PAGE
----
About Shaker Baskets and Basketry
What is a SHAKER basket?

The Shakers learned basketry partly from the Algonquin Indians who were also trading partners. Although both men and women were involved, because basketry didn't require male support to keep it going, it thrived longer than the other industries when males failed to join the order in sufficient numbers. The Shakers took the simple basket and elevated it to an art form which in turn generated a large dollar income for the community.

The raw materials existed on their own properties and the Shakers owned land in the Adirondacks which continued to provide ash after the local supply dwindled. The bark of the black ash (Fraxinus Nigra) was pulled off with a bark spud, a stout curved blade and wooden handle. The sharpened blade, which reflects the shape of the log, helped peel the bark off. The bark was used to produce tannin for the tanning industry, which was operated by the Shakers into the second half of the 19th century. The Shakers always attempted to dovetail industries and make wide use of interrelated technologies.

After removing the bark, the splints were prepared. Native Algonquins prepared splints by hand using a wooden club to pound the annual growth rings off. Once the Shakers harnessed running water to supply power, they built a triphammer to beat the logs and loosen ash strips. This hammer was also used by the blacksmith to pound out metal and to break flax. A simple machine - a device pulled up a weighted head to a specified height, than a release mechanism dropped this weight or hammer on the log. It was a great labour saving device that efficiently produced large quantities of splints.

Perhaps the most important element in Shaker basketry was the use of wooden moulds or forms of almost unlimited varieties. This allowed the Shakers to produce baskets in commercial quantities. The Sisters produced most of the baskets, while the Brothers provided support in the preparation of the raw materials, the manufacture of the basket handles and other woodworking processes, thus guaranteeing efficient production and high output. The wooden mould, of which there were dozens attest to the variety of styles and heights of baskets produced. A simple change in handle style and a new basket was born.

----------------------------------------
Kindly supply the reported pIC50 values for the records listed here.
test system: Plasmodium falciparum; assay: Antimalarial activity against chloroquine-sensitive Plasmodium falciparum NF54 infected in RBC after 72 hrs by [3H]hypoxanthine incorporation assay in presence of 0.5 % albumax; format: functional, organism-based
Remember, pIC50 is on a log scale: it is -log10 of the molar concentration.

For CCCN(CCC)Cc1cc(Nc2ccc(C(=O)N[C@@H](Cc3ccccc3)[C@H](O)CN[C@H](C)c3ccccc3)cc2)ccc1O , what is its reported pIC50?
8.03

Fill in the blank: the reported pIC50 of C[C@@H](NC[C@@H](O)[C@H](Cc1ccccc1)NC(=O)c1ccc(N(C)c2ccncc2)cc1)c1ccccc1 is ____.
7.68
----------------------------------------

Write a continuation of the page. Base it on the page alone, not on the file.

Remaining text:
Sales indicated to the Shakers, consumer preference for the smaller "fancy" baskets. They responded to the need and decided to let the worldly producers make the bigger and plainer items. The smaller fancy baskets didn't deplete their ash supplies as rapidly and the hexagonal "cheese baskets" or "curd baskets" took small amounts of splint. All of these smaller baskets requird less masculine labour support and given the fact the male population was shrinking, this became an important factor in their choice of manufacture.
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A few additional links to Shaker sites
Compliments of the National Park Service

Alfred Shaker Historic District - Alfred, Maine
Canterbury Shaker Village - Canterbury, New Hampshire
Enfield Shaker Historic District - Enfield, New Hampshire
Harvard Shaker Village Historic District - Harvard, Massachusetts
Mount Lebanon Shaker Society - New Lebanon, New York
North Union Shaker Site - Shaker Heights, Ohio
Sabbathday Lake Shaker Village - New Gloucester, Maine
Shaker Museum and Library - Old Chatham, New York
Shakertown at Pleasant Hill Historic District - Harrodsburg, Kentucky
Shirley Shaker Village - Shirley, Massachusetts
South Union Shakertown Historic District - South Union, Kentucky
Tyringham Shaker Settlement Historic District - Tyringham, Massachusetts
Watervliet Shaker Historic District - Albany, New York

New one-of-a-kind handwoven and artist signed collectible baskets are added regularly to Simply Baskets.  Since these are one-of-a-kind baskets, when they're sold, they're gone forever. Don't wait to purchase the unique basket you love - buy it today before someone else does!

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